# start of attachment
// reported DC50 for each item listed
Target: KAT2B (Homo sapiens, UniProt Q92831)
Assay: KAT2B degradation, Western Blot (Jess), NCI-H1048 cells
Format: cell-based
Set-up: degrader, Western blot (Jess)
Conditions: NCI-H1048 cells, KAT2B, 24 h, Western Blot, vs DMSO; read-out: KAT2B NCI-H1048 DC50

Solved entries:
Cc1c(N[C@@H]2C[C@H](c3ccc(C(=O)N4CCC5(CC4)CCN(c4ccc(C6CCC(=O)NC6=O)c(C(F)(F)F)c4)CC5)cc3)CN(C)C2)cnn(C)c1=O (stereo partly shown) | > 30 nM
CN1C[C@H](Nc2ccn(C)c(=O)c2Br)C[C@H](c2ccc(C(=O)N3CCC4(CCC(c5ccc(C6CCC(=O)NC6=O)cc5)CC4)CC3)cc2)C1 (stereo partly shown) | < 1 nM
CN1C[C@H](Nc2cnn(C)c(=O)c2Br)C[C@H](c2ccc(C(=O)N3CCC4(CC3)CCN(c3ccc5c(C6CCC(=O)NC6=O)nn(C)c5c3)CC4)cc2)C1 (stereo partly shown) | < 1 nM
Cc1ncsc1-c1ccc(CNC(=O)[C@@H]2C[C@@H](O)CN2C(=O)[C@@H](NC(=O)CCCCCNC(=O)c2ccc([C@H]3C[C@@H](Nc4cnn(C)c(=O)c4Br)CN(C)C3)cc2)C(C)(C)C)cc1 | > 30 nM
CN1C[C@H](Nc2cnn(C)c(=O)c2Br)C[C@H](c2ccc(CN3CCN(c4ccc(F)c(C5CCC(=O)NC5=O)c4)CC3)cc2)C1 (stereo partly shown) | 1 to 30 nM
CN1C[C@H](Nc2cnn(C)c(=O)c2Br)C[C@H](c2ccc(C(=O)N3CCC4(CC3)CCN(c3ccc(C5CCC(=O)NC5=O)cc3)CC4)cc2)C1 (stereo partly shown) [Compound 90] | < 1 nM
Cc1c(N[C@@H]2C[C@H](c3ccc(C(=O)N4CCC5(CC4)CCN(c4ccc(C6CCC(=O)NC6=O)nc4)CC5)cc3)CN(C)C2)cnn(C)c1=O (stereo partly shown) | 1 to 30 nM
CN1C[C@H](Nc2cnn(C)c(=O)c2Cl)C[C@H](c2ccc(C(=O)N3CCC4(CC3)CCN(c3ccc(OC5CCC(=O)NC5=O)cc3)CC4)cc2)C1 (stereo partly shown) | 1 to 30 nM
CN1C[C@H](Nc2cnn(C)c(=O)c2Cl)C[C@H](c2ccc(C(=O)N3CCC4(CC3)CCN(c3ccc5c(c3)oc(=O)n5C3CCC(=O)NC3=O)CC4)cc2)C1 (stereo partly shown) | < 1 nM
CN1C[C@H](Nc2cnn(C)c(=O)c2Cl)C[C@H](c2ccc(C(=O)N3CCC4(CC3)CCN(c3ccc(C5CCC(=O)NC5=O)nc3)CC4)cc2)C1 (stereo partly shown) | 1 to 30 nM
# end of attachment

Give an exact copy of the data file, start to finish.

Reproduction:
// reported DC50 for each item listed
Target: KAT2B (Homo sapiens, UniProt Q92831)
Assay: KAT2B degradation, Western Blot (Jess), NCI-H1048 cells
Format: cell-based
Set-up: degrader, Western blot (Jess)
Conditions: NCI-H1048 cells, KAT2B, 24 h, Western Blot, vs DMSO; read-out: KAT2B NCI-H1048 DC50

Solved entries:
Cc1c(N[C@@H]2C[C@H](c3ccc(C(=O)N4CCC5(CC4)CCN(c4ccc(C6CCC(=O)NC6=O)c(C(F)(F)F)c4)CC5)cc3)CN(C)C2)cnn(C)c1=O (stereo partly shown) | > 30 nM
CN1C[C@H](Nc2ccn(C)c(=O)c2Br)C[C@H](c2ccc(C(=O)N3CCC4(CCC(c5ccc(C6CCC(=O)NC6=O)cc5)CC4)CC3)cc2)C1 (stereo partly shown) | < 1 nM
CN1C[C@H](Nc2cnn(C)c(=O)c2Br)C[C@H](c2ccc(C(=O)N3CCC4(CC3)CCN(c3ccc5c(C6CCC(=O)NC6=O)nn(C)c5c3)CC4)cc2)C1 (stereo partly shown) | < 1 nM
Cc1ncsc1-c1ccc(CNC(=O)[C@@H]2C[C@@H](O)CN2C(=O)[C@@H](NC(=O)CCCCCNC(=O)c2ccc([C@H]3C[C@@H](Nc4cnn(C)c(=O)c4Br)CN(C)C3)cc2)C(C)(C)C)cc1 | > 30 nM
CN1C[C@H](Nc2cnn(C)c(=O)c2Br)C[C@H](c2ccc(CN3CCN(c4ccc(F)c(C5CCC(=O)NC5=O)c4)CC3)cc2)C1 (stereo partly shown) | 1 to 30 nM
CN1C[C@H](Nc2cnn(C)c(=O)c2Br)C[C@H](c2ccc(C(=O)N3CCC4(CC3)CCN(c3ccc(C5CCC(=O)NC5=O)cc3)CC4)cc2)C1 (stereo partly shown) [Compound 90] | < 1 nM
Cc1c(N[C@@H]2C[C@H](c3ccc(C(=O)N4CCC5(CC4)CCN(c4ccc(C6CCC(=O)NC6=O)nc4)CC5)cc3)CN(C)C2)cnn(C)c1=O (stereo partly shown) | 1 to 30 nM
CN1C[C@H](Nc2cnn(C)c(=O)c2Cl)C[C@H](c2ccc(C(=O)N3CCC4(CC3)CCN(c3ccc(OC5CCC(=O)NC5=O)cc3)CC4)cc2)C1 (stereo partly shown) | 1 to 30 nM
CN1C[C@H](Nc2cnn(C)c(=O)c2Cl)C[C@H](c2ccc(C(=O)N3CCC4(CC3)CCN(c3ccc5c(c3)oc(=O)n5C3CCC(=O)NC3=O)CC4)cc2)C1 (stereo partly shown) | < 1 nM
CN1C[C@H](Nc2cnn(C)c(=O)c2Cl)C[C@H](c2ccc(C(=O)N3CCC4(CC3)CCN(c3ccc(C5CCC(=O)NC5=O)nc3)CC4)cc2)C1 (stereo partly shown) | 1 to 30 nM